Looking to the future

In the future, it looks like a complete return to work in the office is not likely to take place in either South Africa or Spain. In both countries, workers have discovered the time and money saved from avoiding a daily commute, and employers have also become aware of the productivity gains from uninterrupted work in the home environment. At the same time, employers are divided on whether all-remote work should become the norm, whether employees should return to working in person on a full-time basis, or whether a hybrid solution might strike the necessary balance.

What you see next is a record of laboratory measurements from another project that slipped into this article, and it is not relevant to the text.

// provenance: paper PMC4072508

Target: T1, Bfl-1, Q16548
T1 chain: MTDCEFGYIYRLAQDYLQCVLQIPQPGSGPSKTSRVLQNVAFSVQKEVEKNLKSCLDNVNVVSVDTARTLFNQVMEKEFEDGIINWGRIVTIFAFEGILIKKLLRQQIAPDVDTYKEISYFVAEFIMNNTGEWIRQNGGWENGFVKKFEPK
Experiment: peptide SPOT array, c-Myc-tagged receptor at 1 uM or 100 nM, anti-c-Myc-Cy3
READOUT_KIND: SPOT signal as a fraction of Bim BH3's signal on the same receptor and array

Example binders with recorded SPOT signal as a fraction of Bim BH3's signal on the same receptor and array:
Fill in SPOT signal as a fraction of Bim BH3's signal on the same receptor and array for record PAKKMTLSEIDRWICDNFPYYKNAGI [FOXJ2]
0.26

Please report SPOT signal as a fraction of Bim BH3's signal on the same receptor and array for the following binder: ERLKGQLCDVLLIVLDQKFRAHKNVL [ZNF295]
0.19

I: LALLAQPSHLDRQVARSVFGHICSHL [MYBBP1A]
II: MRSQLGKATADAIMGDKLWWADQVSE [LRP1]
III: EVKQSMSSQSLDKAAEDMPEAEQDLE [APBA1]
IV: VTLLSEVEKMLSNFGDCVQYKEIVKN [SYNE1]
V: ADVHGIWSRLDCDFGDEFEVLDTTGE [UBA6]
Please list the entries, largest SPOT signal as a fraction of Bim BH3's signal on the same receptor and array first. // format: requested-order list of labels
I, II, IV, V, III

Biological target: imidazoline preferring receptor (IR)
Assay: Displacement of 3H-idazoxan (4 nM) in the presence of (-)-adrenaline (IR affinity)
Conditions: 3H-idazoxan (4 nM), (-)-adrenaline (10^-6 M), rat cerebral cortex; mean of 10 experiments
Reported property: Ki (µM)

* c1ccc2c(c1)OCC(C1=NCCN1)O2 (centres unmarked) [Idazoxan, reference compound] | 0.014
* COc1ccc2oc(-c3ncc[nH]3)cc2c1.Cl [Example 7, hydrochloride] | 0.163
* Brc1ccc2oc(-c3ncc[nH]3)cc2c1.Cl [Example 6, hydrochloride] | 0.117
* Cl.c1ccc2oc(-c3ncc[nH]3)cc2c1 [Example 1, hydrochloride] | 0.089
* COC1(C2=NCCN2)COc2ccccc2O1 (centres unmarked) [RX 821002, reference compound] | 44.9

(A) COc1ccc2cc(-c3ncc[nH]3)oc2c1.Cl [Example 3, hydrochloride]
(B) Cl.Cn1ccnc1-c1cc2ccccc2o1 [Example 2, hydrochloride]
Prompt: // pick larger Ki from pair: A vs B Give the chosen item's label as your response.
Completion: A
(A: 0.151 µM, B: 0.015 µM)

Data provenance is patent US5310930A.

“While these two countries are unique in their approaches to remote work, the disruptions to business as usual that accommodating remote work and hybrid workspaces present are universal,” concludes Azasu.

As universal as the disruptions may be, the degree of hybrid work becoming the new normal will be primarily driven by local factors. Fewer people may opt for hybrid work in South Africa than in Spain due to infrastructural constraints. Globally, property managers will continue facing the same issues of addressing high-vacancy office buildings, needing to make residential units more conducive to remote working, and modernizing older buildings of both types to accommodate the modern employee.

Journal of Property Management